16 October 2013

phoney work ethic, minimum productivity

● Paradoxes of mediocracy #3:
a phoney emphasis on “working hard” coincides with fewer and fewer useful things actually getting done.
– On the one hand, employees of both sexes engage in macho competition about who is working hardest, has most commitments and ‘responsibilities’, has to deal with the most emails, etc. Those who are not seen to be ‘working’ in this strenuous fashion are derided as lazy.
– On the other hand, it gets harder for the ultimate supposed beneficiaries of all this ‘work’ to get products or services they actually want.
Possible explanation? The ‘work’ which everyone is so busily competing to perform is largely self-referential and producer-driven. More cynically, the phenomenon can be regarded as an expression of a desire (and accompanying ideology supporting the desire) not to do anything for other people that will benefit them.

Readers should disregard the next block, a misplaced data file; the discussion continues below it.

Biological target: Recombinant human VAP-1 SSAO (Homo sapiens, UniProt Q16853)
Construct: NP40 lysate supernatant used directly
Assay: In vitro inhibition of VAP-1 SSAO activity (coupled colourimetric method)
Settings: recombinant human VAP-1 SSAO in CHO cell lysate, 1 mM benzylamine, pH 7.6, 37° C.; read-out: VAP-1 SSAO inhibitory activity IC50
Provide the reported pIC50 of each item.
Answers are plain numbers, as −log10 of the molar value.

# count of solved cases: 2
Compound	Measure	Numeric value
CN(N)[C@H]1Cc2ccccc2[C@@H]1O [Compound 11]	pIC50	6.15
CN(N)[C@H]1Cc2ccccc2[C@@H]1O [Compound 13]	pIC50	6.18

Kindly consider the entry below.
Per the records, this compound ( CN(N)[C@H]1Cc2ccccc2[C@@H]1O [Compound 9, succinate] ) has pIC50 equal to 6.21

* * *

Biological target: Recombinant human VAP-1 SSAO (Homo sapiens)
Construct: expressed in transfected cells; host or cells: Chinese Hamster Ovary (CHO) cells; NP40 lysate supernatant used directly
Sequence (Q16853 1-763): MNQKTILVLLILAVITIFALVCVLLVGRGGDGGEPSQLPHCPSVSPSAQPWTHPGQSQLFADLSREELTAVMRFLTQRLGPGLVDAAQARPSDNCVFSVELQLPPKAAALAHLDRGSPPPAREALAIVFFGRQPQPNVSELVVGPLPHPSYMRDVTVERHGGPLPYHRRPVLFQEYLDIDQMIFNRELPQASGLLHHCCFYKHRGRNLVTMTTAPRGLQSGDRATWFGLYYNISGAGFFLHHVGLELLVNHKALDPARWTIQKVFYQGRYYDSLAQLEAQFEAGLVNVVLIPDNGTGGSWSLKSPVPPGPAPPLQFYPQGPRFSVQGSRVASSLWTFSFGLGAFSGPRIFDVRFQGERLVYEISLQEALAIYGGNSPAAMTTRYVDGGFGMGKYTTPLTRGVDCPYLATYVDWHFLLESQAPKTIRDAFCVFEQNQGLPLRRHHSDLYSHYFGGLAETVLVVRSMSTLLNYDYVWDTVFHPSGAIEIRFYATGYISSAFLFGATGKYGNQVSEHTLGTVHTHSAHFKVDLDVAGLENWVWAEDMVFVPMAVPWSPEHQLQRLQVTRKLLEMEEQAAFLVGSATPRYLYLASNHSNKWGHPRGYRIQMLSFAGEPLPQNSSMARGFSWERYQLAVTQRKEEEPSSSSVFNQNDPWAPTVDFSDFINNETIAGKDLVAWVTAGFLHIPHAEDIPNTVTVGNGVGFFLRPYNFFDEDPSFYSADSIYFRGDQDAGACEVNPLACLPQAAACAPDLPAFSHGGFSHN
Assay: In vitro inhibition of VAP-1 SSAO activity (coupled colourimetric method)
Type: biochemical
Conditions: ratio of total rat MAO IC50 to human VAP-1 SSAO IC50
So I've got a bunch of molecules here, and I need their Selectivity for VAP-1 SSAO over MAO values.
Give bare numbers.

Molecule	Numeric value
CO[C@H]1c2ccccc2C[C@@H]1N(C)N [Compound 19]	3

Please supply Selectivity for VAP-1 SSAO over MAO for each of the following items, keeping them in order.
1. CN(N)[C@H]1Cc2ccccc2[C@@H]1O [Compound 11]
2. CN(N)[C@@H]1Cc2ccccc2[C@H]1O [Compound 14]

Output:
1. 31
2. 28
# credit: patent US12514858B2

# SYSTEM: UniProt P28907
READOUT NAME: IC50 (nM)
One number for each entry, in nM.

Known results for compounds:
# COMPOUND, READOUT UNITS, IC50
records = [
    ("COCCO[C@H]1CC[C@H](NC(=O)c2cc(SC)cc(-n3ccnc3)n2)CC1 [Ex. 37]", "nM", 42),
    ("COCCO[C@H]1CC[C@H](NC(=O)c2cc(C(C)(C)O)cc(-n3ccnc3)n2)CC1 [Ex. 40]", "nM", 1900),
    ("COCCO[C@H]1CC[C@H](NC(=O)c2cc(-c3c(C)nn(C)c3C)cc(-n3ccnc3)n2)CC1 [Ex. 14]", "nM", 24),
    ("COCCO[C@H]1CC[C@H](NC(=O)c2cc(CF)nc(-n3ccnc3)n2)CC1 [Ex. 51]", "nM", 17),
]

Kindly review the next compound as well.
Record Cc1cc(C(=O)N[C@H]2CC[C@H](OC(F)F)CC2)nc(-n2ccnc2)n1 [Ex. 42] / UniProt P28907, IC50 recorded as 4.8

“Sorry, I am much too busy to help you.”
“Sorry, I cannot do that particular useful task you refer to, as I am a highly trained and qualified manager.”
The phoney emphasis on work may also represent a rejection of the bourgeois/aristocratic ethos of being relaxed – though there are of course ways and ways of being ‘relaxed’. As with many key matters of psychology, verbalising the crucial distinguishing features can be difficult.
Running things with a light hand on the tiller, while paying careful attention to detail when you do intervene, could be one way of expressing it. Contrast this with its inversion: breathless activity for its own sake, with minimum concern for ramifications or the finer points of implementation.
A total absence of useful output may pass completely unnoticed in the case of a non-market service, given that ‘consumers’ are not spending their own money, usually have no choice, and may even be getting the ‘service’ imposed on them against their will.